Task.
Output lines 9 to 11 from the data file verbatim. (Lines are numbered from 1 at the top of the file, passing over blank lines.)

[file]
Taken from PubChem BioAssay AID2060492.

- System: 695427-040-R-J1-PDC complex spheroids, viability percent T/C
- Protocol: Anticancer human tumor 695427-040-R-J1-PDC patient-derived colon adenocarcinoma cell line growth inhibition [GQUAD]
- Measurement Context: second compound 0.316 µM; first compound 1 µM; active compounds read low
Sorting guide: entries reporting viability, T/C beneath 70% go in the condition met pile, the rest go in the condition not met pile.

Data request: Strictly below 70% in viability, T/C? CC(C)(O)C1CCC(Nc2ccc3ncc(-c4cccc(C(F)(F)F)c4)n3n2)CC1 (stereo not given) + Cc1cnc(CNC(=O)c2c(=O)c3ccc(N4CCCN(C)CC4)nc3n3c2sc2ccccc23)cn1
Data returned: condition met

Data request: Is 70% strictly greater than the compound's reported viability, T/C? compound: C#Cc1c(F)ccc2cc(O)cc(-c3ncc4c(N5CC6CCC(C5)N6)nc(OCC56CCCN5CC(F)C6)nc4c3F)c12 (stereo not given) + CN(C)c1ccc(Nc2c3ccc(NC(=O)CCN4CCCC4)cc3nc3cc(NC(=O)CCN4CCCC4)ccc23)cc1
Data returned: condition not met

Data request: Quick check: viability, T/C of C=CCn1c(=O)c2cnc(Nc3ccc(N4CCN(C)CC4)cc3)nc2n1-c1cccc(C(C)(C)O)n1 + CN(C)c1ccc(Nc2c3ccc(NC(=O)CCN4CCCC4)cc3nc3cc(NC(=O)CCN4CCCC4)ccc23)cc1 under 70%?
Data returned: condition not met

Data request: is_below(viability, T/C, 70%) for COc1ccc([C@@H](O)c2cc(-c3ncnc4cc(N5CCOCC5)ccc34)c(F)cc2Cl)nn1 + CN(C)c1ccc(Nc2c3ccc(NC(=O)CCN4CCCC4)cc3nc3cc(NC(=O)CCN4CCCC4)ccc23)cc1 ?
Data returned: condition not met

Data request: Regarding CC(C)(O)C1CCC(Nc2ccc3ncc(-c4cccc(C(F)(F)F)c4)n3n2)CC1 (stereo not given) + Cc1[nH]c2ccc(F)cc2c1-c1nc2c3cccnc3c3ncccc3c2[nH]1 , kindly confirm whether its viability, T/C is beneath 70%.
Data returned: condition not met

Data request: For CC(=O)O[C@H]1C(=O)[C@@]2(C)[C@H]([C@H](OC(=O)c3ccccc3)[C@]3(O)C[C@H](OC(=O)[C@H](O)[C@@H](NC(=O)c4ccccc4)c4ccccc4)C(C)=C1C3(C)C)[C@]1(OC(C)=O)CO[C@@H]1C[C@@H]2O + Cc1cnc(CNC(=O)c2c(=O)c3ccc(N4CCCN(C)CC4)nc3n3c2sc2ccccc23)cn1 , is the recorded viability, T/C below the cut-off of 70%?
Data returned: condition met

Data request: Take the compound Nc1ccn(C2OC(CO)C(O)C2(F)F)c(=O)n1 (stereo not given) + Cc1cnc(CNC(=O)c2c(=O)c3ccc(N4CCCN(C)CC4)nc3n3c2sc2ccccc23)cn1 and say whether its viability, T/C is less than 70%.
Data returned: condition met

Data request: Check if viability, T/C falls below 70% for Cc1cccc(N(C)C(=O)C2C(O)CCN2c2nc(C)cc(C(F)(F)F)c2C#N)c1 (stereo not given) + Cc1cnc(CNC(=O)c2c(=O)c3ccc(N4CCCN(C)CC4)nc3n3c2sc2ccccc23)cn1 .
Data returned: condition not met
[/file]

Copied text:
Data returned: condition not met

Data request: Quick check: viability, T/C of C=CCn1c(=O)c2cnc(Nc3ccc(N4CCN(C)CC4)cc3)nc2n1-c1cccc(C(C)(C)O)n1 + CN(C)c1ccc(Nc2c3ccc(NC(=O)CCN4CCCC4)cc3nc3cc(NC(=O)CCN4CCCC4)ccc23)cc1 under 70%?
Data returned: condition not met